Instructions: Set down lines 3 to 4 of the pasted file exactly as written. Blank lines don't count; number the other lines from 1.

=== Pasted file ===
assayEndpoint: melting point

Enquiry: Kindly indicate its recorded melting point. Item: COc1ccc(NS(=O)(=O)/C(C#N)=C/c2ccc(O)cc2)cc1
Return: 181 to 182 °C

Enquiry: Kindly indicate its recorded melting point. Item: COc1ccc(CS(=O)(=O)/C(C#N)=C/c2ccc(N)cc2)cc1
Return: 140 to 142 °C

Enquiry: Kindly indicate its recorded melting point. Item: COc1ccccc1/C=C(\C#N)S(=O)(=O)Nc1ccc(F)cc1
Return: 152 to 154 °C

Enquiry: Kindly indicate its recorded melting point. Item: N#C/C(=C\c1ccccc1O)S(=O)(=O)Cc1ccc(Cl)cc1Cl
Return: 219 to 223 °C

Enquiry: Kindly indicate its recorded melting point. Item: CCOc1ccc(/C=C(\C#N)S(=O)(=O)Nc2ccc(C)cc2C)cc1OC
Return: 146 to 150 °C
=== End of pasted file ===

Return: 181 to 182 °C

Enquiry: Kindly indicate its recorded melting point. Item: COc1ccc(CS(=O)(=O)/C(C#N)=C/c2ccc(N)cc2)cc1